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Commercial Truck Insurance: Decoding the Technical Terms

Why is it that every expense mandated by law seems to be very difficult to understand? I've been a licensed driver for 14 years now and I still have no idea how my annual car registration fees are calculated.
Taxes? Forget about it.
I have to pay someone else just to figure out how much I have to pay the IRS.
The world of commercial truck insurance is unfortunately just about as confusing as itemizing your tax deductions, but while there are tons of technical terms and varying regulations state to state, truck insurance doesn't have to be as complicated as it seems.
The fact that insurance for trucks is a variable commodity is something you can use to your advantage.
If you're looking to take some of the confusion out of insuring your 18-wheeled livelihood and save a few bucks while doing it, than you've come to the right place: Read on to clear up some of the common technical terms associated with commercial truck insurance and learn some helpful money-saving tips.
Breaking Down Insurance for Trucks While there are TONS of specialized coverages, (about as many as there are specialized commercial vehicles), there are really only 4 basic categories of truck insurance: policies to protect your actual truck, policies to protect your trailers, policies to protect your cargo and policies to protect your business.
While these are the only real categories of insurance mandated by law, not every truck driver will necessarily even need all 4: an independent owner/operator for example, may only need the first type of policy and only in a limited capacity.
Bobtail insurance is a term that's used to refer to liability coverage for trucks owned by independents during the times they aren't commissioned by a motor carrier and under the motor carrier's insurance.
Unless the independent makes independent deals with vendors, they probably won't ever need to insure their trailers or cargo at all.
Primary Liability This is the basic form of truck insurance that every driver is required to have by law-it's actually extremely similar to auto insurance.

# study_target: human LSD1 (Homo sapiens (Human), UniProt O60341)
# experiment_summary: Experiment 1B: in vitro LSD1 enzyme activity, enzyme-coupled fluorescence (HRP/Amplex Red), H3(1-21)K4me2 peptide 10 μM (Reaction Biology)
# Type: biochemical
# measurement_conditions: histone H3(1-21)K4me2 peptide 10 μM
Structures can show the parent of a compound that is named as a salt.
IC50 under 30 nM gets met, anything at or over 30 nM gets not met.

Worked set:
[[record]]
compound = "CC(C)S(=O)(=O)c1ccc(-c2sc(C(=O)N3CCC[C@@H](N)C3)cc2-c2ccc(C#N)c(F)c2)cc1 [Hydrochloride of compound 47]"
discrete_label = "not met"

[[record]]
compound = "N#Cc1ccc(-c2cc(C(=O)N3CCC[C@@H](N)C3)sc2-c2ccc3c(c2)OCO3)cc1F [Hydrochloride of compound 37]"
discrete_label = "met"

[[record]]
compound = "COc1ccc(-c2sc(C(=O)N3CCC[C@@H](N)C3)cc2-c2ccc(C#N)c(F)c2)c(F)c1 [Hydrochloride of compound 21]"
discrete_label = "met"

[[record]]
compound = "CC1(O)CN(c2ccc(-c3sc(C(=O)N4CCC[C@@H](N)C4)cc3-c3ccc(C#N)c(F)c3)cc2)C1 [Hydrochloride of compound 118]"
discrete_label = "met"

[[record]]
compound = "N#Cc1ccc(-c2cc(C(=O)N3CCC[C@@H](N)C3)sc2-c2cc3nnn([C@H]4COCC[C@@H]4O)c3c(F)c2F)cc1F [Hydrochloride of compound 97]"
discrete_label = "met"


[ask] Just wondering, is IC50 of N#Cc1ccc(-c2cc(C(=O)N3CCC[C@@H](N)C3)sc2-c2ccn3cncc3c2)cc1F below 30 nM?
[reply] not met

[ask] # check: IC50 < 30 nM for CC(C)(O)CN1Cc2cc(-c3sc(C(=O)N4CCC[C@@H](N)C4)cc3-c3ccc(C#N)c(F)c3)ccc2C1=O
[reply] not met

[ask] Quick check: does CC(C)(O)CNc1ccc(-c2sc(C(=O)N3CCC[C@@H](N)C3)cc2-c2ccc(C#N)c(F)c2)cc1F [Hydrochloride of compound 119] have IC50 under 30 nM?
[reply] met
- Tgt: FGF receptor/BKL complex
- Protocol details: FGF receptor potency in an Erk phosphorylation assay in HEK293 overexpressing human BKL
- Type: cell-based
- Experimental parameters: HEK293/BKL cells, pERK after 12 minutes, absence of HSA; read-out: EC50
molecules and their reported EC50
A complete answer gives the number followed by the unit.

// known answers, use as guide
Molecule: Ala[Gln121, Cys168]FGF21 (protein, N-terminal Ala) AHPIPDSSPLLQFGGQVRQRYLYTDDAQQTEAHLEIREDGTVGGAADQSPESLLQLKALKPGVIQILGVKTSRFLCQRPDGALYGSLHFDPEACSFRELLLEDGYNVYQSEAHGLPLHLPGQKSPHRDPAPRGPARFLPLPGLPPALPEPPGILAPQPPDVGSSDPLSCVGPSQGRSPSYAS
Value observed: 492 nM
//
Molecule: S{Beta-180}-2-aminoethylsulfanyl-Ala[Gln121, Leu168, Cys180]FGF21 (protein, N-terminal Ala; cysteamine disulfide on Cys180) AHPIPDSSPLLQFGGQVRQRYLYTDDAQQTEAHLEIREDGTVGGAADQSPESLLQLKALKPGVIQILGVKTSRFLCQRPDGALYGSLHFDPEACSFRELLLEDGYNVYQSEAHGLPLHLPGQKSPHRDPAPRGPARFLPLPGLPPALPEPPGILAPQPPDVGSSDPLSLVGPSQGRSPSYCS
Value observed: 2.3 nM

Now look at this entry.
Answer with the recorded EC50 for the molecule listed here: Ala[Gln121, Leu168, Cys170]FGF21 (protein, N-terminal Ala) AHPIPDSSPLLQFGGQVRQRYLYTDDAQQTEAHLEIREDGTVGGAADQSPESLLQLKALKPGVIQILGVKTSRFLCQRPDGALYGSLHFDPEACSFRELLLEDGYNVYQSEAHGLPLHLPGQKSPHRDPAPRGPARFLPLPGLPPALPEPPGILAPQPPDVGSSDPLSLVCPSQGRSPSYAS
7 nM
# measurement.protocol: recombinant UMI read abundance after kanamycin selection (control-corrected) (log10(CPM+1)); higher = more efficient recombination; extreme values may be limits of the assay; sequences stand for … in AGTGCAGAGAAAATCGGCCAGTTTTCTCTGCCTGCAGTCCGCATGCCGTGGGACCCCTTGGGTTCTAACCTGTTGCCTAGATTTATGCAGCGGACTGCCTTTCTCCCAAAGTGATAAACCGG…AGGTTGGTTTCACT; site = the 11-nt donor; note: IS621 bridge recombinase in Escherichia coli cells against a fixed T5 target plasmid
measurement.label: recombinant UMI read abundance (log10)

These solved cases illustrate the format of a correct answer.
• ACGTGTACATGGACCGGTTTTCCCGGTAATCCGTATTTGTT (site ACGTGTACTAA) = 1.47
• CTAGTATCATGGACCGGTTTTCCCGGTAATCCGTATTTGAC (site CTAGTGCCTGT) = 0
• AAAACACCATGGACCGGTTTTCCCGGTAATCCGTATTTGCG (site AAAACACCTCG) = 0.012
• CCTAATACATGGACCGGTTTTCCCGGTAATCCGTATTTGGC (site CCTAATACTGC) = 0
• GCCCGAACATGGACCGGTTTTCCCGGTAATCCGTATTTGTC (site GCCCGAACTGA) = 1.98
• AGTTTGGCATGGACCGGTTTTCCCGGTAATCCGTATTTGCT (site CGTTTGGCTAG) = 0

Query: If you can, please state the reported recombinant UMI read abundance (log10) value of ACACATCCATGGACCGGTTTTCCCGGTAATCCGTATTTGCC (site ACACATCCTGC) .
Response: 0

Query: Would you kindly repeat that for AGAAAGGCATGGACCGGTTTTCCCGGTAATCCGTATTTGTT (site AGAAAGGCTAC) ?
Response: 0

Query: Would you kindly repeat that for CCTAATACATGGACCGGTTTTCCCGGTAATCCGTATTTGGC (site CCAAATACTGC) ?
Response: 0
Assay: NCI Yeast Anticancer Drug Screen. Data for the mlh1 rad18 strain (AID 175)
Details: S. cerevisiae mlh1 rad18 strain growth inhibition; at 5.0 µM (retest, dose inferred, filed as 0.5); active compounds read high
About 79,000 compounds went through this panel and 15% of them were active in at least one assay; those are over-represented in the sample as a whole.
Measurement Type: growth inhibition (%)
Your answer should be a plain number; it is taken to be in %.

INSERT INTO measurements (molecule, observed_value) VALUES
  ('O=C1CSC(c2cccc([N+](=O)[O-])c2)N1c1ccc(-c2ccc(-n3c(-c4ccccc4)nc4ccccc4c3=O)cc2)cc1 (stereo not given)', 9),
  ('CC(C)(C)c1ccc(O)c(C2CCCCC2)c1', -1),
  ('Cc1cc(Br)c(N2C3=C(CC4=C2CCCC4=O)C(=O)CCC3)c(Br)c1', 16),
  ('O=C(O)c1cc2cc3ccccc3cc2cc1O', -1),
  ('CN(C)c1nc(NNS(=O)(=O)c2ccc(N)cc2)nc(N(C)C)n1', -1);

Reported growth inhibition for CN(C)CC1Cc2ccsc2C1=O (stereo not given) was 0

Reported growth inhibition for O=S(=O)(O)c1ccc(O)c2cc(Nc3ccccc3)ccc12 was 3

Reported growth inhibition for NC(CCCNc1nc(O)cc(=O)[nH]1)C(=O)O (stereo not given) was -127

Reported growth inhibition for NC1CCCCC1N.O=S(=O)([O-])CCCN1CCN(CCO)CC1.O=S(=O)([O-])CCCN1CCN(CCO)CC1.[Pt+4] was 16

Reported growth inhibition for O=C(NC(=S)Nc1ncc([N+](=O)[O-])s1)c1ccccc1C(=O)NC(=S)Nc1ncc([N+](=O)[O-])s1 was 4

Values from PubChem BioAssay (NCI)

Primary liability protects drivers and other motorists against accidents on the road in terms of property damage and personal injury that results because of an accident.
Comprehensive Coverage Comprehensive coverage is usually not required by law, but it's something every driver should consider, as it protects your own losses in the event accidents were your fault, as well as losses you may incur due to disasters, theft or vandalism when other motorists aren't even involved.
These two types of policies are really the only ones you'll need as a truck driver in order to work.
Just make sure you're getting the proper coverage based on the state you're in and vehicle you drive-dump truck drivers and tow truck drivers will need different coverage amounts than semi truck haulers.
Breaking Down Trailer Insurance Trailers are interchanged fairly regularly in the world of commercial trucking, so oftentimes the policies listed above don't cover them.
If you're a motor carrier that owns and uses several trailers, chances are you'll need some type of trailer insurance to cover your equipment.
Trailer interchange agreements, or finishing hauls for other company's trailers, exist very commonly in commercial trucking, so trailer interchange insurance will cover your assets or the assets of the company you're hauling for if you have such an agreement.
Breaking Down Cargo Insurance Cargo insurance is another one for the motor carriers-if you're operating under someone else's authority, this is another type of insurance you don't need to worry about.
Even for motor carriers it's not something that's mandated by law, but many customers will demand it to protect their goods before signing shipping contracts with your carrier.
Breaking Down the Rest Most of the other types of commercial truck insurance have to do with running an actual motor carrier.
Workers compensation or primary liability for a business may be necessary by law and protects your company and employees from incidents and accidents while operating.
An independent trucker generally doesn't need these coverages, but it's always good to be aware of them so you can ask the right questions to prospective employers.
Tips when Shopping for Truck Insurance Usually your agent is your friend-ask them to be sure you have the right amount of coverage for your needs and that you're meeting state minimums.
Since regulations vary countrywide, it's important to be sure your insurance provider is licensed and experienced in your state of origin.
Also, shop around.
There are many commercial insurance providers, so use them to your advantage.
Find the lowest rates you can by obtaining a handful of free quotes.
When you decide which provider to use, ask them outright if they can beat the quotes you've received.
Finally, know your business.
You know what you usually haul and what problems have arrived during hauls in the past.
Ask your agent if the coverage they're suggesting will protect you against similar incidents in the future.

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